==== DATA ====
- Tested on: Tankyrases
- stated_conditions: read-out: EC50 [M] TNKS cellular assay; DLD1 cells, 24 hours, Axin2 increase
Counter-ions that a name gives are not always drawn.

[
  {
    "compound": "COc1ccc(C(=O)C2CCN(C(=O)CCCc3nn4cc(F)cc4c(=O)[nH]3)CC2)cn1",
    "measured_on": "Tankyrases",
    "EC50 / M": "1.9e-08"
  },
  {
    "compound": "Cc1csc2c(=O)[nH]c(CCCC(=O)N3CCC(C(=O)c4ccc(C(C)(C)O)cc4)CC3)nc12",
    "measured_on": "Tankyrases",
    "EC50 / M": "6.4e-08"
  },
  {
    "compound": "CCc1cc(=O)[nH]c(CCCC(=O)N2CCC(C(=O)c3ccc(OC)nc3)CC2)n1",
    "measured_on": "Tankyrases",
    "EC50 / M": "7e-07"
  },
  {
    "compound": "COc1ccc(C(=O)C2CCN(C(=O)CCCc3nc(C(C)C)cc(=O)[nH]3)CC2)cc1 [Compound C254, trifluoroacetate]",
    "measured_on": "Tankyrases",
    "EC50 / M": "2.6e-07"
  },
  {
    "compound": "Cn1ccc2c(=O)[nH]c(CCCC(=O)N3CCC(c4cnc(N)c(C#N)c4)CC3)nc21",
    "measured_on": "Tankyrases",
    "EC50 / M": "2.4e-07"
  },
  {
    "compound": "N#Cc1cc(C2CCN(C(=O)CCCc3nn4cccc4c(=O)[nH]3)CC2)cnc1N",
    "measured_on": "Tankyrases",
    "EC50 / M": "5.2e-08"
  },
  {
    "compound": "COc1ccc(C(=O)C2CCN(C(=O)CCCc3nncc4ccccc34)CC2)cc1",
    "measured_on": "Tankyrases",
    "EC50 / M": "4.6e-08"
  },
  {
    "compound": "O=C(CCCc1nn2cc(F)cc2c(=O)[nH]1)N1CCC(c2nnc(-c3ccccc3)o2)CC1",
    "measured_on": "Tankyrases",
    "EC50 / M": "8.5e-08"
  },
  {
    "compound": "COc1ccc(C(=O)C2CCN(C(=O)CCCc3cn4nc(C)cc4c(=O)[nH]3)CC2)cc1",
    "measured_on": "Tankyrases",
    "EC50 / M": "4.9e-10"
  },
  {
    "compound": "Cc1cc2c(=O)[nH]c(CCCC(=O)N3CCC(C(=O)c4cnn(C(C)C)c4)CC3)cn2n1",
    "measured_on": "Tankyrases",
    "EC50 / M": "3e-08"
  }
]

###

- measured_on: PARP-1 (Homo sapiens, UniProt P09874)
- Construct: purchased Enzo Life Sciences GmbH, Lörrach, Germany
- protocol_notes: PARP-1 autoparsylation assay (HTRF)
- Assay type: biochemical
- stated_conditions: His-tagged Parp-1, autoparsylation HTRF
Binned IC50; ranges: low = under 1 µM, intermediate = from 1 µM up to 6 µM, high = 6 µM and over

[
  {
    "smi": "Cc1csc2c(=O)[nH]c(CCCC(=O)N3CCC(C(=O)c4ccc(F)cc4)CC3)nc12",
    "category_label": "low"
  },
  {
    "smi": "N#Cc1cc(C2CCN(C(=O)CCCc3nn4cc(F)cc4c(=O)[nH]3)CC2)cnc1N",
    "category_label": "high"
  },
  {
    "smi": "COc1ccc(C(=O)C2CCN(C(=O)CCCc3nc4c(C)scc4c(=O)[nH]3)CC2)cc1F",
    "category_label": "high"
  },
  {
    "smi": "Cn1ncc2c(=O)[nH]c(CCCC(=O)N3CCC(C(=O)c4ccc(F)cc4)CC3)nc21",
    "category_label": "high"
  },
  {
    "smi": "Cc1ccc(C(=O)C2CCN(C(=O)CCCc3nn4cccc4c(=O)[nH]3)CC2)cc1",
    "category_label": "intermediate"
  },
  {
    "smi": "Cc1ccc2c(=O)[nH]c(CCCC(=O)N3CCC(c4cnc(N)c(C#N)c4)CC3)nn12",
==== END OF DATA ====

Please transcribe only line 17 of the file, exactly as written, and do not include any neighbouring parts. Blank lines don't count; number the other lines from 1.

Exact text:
    "measured_on": "Tankyrases",